Scary Stories

Sermon preached September 26, 2010
First United Methodist Church, Duluth

Texts: I Timothy 6:6-10; Luke 16:19-31

Did you hear about the math teacher that was detained by airport security carrying a slide rule and calculator? They were questioning him for carrying weapons of math instruction. (Pretty Good Joke Book, 5th. 24)
Teachers. Good teachers help shape our lives by offering us tools for living and by helping us see the world differently. Do you remember some teachers who made a difference for you – school teachers, Sunday School teachers?
The gospels portray Jesus as an exceptional teacher. His words connected with those he taught and his teaching helped change lives. As he taught, he opened people to God in new ways. Those of us who call ourselves Christian still claim to learn from the teachings of Jesus. One of the remarkable things about Jesus as teacher was his use of varying methods. He used aphorisms to distill wisdom into memorable phrases. “Blessed are the peacemakers, for they will be called children of God.” He told pithy stories that could startle his listeners into seeing the world differently. “A man was going down from Jerusalem to Jericho.” Some of these stories, these parables, were funny – the woman who turns her house upside down to find a coin and then calls all the neighbors to tell them what she has done. Some of the stories were like riddles – no easy answer but they got you to think. And Jesus even used scary stories sometimes to make his point – like today.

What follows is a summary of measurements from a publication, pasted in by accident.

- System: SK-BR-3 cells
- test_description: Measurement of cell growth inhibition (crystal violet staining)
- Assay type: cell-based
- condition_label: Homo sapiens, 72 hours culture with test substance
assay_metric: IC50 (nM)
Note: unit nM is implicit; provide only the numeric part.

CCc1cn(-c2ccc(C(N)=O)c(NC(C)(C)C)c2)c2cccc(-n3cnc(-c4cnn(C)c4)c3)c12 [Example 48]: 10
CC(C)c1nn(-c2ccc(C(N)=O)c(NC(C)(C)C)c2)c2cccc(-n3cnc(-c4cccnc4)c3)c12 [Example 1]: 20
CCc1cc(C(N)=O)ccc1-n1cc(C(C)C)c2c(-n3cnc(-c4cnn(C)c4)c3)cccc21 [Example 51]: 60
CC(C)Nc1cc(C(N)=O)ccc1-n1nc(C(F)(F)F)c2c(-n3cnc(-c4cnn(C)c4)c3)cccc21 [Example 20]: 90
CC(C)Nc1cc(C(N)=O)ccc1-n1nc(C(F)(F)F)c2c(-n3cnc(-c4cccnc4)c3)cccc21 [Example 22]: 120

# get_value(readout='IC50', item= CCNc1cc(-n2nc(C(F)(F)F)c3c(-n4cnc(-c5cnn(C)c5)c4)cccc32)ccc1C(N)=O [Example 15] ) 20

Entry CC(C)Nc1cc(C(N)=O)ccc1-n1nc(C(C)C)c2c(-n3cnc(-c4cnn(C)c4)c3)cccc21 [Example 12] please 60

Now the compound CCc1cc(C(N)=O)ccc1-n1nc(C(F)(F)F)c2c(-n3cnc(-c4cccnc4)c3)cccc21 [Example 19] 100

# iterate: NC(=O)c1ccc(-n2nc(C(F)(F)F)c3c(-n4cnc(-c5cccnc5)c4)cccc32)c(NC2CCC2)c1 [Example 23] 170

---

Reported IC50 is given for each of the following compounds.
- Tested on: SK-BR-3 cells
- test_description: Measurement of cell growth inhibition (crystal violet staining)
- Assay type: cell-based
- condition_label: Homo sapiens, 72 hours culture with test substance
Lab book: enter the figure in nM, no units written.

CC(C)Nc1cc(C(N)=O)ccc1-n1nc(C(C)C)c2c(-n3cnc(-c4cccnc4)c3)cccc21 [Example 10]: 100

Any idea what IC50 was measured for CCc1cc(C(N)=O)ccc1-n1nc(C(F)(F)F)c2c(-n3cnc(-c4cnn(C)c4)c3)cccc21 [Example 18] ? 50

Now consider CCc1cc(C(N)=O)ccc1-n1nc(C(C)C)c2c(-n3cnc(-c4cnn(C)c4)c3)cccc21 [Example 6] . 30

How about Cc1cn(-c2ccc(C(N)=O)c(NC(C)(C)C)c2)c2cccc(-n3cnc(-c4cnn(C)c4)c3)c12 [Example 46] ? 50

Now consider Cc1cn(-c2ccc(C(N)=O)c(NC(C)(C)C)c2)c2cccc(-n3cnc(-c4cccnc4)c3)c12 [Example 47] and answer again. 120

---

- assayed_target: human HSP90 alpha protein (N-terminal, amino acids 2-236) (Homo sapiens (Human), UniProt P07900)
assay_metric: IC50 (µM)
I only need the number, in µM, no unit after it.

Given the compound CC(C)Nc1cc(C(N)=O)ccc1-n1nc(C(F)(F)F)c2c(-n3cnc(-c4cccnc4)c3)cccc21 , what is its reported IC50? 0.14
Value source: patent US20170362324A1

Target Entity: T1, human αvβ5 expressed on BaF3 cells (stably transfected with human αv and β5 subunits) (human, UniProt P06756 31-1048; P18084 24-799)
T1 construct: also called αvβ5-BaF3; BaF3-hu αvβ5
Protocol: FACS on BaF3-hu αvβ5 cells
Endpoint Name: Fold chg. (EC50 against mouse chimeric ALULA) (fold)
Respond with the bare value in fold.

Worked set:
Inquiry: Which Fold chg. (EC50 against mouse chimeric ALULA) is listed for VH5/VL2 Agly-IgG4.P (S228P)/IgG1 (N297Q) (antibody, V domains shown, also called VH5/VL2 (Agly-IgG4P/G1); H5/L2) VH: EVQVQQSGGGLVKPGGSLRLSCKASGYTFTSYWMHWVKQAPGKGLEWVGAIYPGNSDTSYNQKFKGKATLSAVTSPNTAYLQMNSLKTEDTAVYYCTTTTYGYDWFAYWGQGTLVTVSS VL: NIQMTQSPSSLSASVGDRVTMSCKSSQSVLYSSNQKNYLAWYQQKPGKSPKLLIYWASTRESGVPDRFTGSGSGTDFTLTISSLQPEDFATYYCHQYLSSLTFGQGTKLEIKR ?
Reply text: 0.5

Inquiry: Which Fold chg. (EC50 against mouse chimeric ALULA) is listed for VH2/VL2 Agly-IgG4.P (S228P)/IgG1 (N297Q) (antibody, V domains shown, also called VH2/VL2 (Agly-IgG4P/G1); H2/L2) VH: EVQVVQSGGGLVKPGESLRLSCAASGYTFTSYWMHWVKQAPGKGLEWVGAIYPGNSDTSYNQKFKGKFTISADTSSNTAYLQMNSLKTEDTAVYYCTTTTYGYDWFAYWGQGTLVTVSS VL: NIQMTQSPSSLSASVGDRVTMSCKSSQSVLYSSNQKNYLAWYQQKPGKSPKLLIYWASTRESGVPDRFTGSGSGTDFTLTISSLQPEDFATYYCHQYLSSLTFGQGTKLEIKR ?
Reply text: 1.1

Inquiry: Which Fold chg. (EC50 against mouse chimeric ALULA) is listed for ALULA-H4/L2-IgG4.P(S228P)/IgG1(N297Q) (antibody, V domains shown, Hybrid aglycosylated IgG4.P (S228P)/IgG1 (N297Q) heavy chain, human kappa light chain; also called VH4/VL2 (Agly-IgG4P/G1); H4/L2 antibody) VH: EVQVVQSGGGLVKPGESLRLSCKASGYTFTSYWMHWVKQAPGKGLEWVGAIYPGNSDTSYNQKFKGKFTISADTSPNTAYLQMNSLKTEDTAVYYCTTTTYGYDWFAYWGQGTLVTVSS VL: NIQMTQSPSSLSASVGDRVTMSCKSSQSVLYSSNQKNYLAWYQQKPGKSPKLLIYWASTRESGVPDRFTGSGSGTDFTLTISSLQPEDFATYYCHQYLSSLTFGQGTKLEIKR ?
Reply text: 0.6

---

There was a rich man. Jesus is telling a story, not relating a news item, yet the story weaves in some of the social realities of the day – purple was very expensive and reserved for the rich. Outside the rich man’s home was a poor man named Lazarus. Both men die and their fates differ significantly. The rich man is tormented while Lazarus gets to feast with Abraham. This is a story, not a metaphysical description of life after death. The point of the story is not that wealth is bad, but that how we use our wealth matters. The rich man seems to have no conscience toward Lazarus. Only when it is too late does he seem to develop a conscience. He becomes worried about his brothers. Not only had he failed to use his wealth in a way that helped others, but he had not taken time to teach his brothers about the wise use of wealth, and now he cannot. It is a scary story meant to drive home to listeners the importance of using wealth wisely, compassionately – here, now.
The text from Timothy is a nice accompaniment. The writer of Timothy was someone grappling with what it meant to live as a follower of Jesus years after Jesus had been killed. He, too, grapples with issues of money and goes even deeper than Jesus, in some ways. Use wealth wisely, but know that if you don’t it may use you. Love of money is the root of all kinds of evil…. Those who want to be rich fall into temptation and are trapped by many senseless and harmful desires that plunge people into ruin and destruction. Talk about your scary story! When we don’t get our relationship with money, with wealth right, it can skew us. It can screw us up. Think Bernie Maddoff. Think Kenneth Lay and Enron. Think of people you know or even times in your own life when your relationship with money or possessions was not healthy.